Virtual Currency Games

Every little boy’s (and several grown men’s) dream of making a living by playing video games is edging nearer to reality. The recent release of HunterCoin and the in-development VoidSpace, games which reward players in digital currency rather than virtual princesses or gold stars point towards another where one’s ranking on a scoreboard could possibly be rewarded in dollars, and sterling, euros and yen.

The story of the millionaire (virtual) agent…

Digital currencies have already been slowly gaining in maturity both with regards to their functionality and the financial infrastructure that enables them to be utilized as a credible alternative to non-virtual fiat currency. Though Bitcoin, the very first and most popular of the crypto-currencies was created in 2009 2009 2009 there were forms of virtual currencies used in video games for more than 15 years. 1997’s Ultima Online was the initial notable attempt to add a large scale virtual economy in a game. Bitcoin Revolution could collect gold coins by undertaking quests, battling monsters and finding treasure and spend these on armour, weapons or property. This was an early incarnation of a virtual currency for the reason that it existed purely within the overall game though it did mirror real life economics to the extent that the Ultima currency experienced inflation due to the game mechanics which ensured that there is a never ending way to obtain monsters to kill and therefore gold coins to collect.

Released in 1999, EverQuest took virtual currency gaming a step further, allowing players to trade virtual goods amongst themselves in-game and though it had been prohibited by the game’s designer to also sell virtual what to one another on eBay. In a real world phenomenon that was entertainingly explored in Neal Stephenson’s 2011 novel Reamde, Chinese gamers or ‘gold farmers’ were employed to play EverQuest and other such games full-time with the purpose of gaining experience points so as to level-up their characters thereby making them better and sought after. These characters would then be in love with eBay to Western gamers who have been unwilling or unable to put in the hours to level-up their very own characters. Based on the calculated exchange rate of EverQuest’s currency due to the real world trading that took place Edward Castronova, Professor of Telecommunications at Indiana University and an expert in virtual currencies estimated that in 2002 EverQuest was the 77th richest country in the world, somewhere between Russia and Bulgaria and its GDP per capita was greater than the People’s Republic of China and India.

Launched in 2003 and having reached 1 million regular users by 2014, Second Life is perhaps the most complete exemplory case of a virtual economy up to now whereby it’s virtual currency, the Linden Dollar which may be used to get or sell in-game goods and services can be exchanged for real world currencies via market-based exchanges. There have been a recorded $3.2 billion in-game transactions of virtual goods in the 10 years between 2002-13, Second Life having become a marketplace where players and businesses alike could actually design, promote and sell content that they created. Real estate was a particularly lucrative commodity to trade, in 2006 Ailin Graef became the 1st Second Life millionaire when she turned an initial investment of $9.95 into over $1 million over 2.5 years through buying, selling and trading virtual property to other players. Examples such as Ailin will be the exception to the rule however, just a recorded 233 users making more than $5000 in ’09 2009 from Second Life activities.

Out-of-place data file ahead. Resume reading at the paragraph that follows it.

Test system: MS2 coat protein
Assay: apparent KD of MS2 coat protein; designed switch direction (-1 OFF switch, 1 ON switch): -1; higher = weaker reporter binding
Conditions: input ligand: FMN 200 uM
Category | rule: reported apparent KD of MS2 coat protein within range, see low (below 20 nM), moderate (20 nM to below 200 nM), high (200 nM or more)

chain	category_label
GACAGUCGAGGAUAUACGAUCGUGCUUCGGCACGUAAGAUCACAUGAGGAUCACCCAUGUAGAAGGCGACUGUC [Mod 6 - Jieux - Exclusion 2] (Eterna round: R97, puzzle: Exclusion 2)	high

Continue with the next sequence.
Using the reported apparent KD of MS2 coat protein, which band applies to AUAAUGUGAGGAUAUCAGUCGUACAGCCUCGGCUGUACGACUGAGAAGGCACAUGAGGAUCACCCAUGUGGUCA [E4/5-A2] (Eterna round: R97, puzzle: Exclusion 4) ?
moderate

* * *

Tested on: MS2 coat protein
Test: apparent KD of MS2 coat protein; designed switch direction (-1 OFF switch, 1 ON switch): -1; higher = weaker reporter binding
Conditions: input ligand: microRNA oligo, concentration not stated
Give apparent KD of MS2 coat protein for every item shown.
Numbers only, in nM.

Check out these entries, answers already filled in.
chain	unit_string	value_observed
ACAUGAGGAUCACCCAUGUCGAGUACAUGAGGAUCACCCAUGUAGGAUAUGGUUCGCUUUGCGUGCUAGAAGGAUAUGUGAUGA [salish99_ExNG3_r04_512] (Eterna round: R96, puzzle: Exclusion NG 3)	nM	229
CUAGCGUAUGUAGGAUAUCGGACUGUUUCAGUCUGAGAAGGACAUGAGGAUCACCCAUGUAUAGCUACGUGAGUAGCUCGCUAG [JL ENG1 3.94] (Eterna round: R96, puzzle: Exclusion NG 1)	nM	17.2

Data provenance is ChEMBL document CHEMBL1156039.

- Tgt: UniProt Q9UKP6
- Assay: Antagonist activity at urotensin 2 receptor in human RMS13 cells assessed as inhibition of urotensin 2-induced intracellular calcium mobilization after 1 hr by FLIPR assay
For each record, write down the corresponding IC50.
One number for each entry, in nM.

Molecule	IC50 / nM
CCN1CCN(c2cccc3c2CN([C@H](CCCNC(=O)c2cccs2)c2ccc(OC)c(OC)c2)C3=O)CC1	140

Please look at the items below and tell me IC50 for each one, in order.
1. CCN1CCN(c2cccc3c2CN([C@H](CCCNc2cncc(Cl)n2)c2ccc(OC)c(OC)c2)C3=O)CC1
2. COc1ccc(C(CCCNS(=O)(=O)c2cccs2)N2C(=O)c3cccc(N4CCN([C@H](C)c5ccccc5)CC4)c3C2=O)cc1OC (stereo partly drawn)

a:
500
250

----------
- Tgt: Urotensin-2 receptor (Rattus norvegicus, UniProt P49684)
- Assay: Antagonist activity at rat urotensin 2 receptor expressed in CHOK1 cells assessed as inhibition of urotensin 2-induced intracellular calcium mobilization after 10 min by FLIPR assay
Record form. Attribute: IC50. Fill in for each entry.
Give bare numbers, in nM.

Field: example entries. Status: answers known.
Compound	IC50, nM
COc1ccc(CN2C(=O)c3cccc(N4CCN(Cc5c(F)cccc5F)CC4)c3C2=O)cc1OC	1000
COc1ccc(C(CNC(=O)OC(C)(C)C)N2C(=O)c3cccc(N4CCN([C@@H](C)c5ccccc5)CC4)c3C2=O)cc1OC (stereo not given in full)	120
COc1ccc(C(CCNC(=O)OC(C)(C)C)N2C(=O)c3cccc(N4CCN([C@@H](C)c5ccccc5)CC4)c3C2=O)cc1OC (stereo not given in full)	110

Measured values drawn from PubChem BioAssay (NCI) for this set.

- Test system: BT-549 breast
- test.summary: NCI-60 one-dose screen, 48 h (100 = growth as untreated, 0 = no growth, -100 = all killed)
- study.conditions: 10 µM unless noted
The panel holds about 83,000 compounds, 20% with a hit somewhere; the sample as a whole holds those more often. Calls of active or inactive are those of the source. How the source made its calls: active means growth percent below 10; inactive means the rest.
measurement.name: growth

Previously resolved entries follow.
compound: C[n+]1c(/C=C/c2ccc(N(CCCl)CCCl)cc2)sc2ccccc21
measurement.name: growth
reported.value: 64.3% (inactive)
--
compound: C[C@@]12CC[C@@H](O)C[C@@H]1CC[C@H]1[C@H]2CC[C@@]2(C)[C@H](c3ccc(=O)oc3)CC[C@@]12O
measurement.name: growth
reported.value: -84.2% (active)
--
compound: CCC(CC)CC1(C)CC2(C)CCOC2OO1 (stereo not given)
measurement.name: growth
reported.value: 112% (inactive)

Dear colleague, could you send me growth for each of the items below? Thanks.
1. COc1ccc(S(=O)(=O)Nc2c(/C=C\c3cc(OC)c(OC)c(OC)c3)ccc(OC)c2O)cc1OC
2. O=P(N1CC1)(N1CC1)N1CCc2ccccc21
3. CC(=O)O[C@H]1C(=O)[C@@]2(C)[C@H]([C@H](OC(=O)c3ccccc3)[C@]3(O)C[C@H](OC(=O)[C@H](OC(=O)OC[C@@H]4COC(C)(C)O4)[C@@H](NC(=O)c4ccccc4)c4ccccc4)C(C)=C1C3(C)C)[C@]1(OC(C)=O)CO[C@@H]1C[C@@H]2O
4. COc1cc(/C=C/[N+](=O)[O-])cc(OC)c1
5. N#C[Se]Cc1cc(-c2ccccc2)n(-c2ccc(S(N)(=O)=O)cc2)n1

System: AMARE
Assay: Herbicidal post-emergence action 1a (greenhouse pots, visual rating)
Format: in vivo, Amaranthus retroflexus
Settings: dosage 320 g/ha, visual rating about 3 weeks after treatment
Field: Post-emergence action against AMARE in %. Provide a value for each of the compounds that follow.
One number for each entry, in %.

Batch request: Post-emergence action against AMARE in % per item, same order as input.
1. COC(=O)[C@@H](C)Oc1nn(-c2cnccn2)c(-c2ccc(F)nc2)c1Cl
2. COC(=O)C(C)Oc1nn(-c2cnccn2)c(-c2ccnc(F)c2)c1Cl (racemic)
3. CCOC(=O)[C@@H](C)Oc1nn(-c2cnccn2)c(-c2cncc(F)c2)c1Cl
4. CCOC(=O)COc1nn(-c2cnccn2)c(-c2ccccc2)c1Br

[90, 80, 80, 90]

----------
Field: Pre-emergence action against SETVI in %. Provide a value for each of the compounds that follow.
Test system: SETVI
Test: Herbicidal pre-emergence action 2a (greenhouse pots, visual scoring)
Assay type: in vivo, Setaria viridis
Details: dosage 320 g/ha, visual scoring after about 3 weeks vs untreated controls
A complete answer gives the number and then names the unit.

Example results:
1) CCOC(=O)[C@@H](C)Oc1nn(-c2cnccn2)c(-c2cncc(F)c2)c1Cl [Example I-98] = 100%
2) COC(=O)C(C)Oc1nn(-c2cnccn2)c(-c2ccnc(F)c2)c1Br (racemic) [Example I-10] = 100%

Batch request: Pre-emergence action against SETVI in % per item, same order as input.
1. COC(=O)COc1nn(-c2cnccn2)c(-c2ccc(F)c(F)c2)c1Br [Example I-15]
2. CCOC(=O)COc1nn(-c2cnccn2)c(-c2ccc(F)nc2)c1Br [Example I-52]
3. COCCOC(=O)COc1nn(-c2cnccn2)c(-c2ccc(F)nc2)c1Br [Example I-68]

How to be paid in dollars for mining asteroids…

To date, the opportunity to generate non-virtual cash in video gaming has been of secondary design, the ball player having to proceed through non-authorised channels to switch their virtual booty or they needing to possess a degree of real world creative skill or business acumen that could be traded for cash. This could be set to change with the advent of video gaming being built from the bottom up around the ‘plumbing’ of recognised digital currency platforms. The approach that HunterCoin has had is to ‘gamify’ what is typically the rather technical and automated procedure for creating digital currency. Unlike real world currencies that come into existence when they are printed by a Central bank, digital currencies are created when you are ‘mined’ by users. The underlying source code of a particular digital currency which allows it to function is named the blockchain, an online decentralised public ledger which records all transactions and currency exchanges between individuals. Since digital currency is only intangible data it really is more susceptible to fraud than physical currency in that you’ll be able to duplicate a unit of currency thereby causing inflation or altering the worthiness of a transaction after it has been made for personal gain. To make sure this will not happen the blockchain is ‘policed’ by volunteers or ‘miners’ who test the validity of each transaction that’s made whereby with the aid of specialist hardware and software they make sure that data is not tampered with. This is a computerized process for miner’s software albeit an exceptionally time consuming the one that involves many processing power from their computer. To reward a miner for verifying a transaction the blockchain releases a fresh unit of digital currency and rewards them with it as an incentive to keep maintaining the network, thus is digital currency created. Since it can take anything from several days to years for an individual to successfully mine a coin sets of users combine their resources into a mining ‘pool’, using the joint processing power of their computers to mine coins quicker.